Federal Judge Blocks Restrictive USCIS Immigration Policy on Unlawful Presence
February 11, 2020 | United States of America
On February 6, 2020, a federal judge issued a permanent injunction to stop a restrictive immigration policy that would bar entry to some international students and make it harder for them to remain in the U.S. after their legal status ended.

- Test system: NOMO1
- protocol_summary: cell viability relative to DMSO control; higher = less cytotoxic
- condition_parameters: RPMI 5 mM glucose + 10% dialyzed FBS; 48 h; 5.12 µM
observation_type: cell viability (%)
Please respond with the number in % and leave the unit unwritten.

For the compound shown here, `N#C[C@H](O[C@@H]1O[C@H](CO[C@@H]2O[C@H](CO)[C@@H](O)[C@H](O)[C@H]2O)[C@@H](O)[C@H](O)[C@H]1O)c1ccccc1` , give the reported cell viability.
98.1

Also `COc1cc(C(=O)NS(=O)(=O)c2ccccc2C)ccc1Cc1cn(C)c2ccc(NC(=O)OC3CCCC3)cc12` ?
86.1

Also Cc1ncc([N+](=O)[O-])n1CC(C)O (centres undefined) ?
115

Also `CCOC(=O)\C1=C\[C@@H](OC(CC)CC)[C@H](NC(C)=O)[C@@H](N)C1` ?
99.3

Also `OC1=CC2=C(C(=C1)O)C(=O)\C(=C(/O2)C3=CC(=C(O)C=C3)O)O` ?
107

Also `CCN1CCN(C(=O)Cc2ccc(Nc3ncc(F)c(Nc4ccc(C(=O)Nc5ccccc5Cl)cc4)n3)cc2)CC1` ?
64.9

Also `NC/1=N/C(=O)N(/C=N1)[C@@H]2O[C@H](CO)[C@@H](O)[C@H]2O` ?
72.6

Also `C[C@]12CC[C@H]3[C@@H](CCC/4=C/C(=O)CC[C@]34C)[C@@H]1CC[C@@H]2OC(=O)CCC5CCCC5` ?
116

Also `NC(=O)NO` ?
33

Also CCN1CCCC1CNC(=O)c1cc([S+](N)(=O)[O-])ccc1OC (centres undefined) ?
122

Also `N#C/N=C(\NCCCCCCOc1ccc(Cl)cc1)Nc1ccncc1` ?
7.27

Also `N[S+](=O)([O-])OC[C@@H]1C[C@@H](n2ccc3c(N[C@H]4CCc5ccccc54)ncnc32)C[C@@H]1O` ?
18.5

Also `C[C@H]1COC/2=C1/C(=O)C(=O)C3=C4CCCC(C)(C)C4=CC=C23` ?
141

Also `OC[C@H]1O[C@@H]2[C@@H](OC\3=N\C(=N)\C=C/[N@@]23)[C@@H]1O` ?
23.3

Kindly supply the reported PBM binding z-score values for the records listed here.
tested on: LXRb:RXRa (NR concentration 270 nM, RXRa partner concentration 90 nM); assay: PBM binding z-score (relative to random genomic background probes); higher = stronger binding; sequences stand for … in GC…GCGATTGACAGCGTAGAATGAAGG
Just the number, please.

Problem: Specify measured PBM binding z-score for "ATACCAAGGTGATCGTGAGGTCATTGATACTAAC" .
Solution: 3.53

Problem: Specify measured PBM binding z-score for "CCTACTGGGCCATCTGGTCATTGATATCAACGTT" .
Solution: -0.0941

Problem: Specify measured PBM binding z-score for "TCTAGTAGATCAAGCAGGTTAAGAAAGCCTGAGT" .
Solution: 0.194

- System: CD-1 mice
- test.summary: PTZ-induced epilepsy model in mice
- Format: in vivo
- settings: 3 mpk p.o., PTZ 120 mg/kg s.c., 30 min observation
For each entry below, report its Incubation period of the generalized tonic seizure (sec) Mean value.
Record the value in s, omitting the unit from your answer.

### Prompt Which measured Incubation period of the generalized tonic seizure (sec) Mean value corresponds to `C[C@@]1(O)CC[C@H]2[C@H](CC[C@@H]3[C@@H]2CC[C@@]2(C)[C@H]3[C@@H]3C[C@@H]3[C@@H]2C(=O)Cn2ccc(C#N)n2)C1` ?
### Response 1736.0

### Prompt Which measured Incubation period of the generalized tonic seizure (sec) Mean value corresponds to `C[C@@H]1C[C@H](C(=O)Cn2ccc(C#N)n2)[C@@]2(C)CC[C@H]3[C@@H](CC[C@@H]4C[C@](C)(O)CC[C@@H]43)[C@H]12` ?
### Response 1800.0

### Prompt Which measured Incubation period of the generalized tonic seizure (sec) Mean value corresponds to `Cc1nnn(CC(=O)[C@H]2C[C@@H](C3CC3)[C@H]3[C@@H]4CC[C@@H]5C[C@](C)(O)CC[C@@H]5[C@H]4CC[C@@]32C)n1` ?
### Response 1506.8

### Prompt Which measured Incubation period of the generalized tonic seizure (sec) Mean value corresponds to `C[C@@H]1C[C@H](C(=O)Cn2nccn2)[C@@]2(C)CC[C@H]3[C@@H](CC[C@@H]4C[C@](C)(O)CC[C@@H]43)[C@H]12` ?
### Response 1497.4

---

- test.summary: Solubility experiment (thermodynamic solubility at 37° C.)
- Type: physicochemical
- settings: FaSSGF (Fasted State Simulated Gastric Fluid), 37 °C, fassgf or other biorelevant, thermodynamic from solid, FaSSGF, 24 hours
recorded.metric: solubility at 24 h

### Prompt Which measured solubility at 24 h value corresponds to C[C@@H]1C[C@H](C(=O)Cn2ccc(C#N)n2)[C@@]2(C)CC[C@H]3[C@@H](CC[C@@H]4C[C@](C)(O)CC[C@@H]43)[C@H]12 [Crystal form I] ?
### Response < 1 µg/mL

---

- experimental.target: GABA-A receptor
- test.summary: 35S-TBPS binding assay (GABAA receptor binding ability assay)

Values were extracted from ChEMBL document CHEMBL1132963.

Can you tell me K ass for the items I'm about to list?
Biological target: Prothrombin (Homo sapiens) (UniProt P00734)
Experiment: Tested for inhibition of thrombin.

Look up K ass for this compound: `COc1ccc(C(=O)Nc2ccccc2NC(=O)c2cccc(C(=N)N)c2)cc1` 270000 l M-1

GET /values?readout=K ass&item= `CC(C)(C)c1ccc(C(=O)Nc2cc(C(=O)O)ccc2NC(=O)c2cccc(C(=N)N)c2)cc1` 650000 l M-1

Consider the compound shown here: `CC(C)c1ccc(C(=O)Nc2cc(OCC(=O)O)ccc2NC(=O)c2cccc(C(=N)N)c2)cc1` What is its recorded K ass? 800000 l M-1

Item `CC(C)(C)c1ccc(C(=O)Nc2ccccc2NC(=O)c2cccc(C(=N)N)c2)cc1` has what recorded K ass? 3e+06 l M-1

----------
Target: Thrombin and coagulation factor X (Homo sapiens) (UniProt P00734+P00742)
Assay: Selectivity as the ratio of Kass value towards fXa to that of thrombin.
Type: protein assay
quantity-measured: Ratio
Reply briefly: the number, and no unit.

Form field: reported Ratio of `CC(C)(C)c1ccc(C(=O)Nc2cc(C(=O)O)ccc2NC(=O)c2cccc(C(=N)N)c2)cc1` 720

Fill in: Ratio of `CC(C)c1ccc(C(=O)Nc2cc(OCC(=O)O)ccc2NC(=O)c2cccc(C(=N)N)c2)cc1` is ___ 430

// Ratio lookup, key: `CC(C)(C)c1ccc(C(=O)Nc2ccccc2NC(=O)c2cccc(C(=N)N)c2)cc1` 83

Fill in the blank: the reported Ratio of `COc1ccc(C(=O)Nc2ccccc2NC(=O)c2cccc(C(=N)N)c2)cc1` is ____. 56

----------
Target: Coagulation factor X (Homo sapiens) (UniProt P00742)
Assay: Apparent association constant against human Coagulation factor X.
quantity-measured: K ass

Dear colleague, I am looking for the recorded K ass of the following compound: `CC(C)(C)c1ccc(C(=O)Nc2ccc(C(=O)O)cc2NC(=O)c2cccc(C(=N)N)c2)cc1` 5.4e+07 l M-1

The decision concerns a USCIS memo, first issued in 2018, on calculating unlawful presence. The 2018 memo would start calculating unlawful presence earlier for certain individuals, including J1, F1, and M1 visa holders. Rather than calculating “unlawful presence” when a visa holder was adjudicated as “out of status,” in accordance with previous USCIS policy, the new policy would allow unlawful presence to accumulate retroactively. This means that an individual who might otherwise be able to seek recourse for avoiding a three-year, 10-year, or permanent bar to admission into the U.S. would not have that opportunity. That change in policy could cause foreign scholars, students, and others to lose their legal status. The 2018 USCIS memo, U.S. District Court Judge Loretta Biggs ruled, violated the Administrative Procedure Act and federal immigration laws.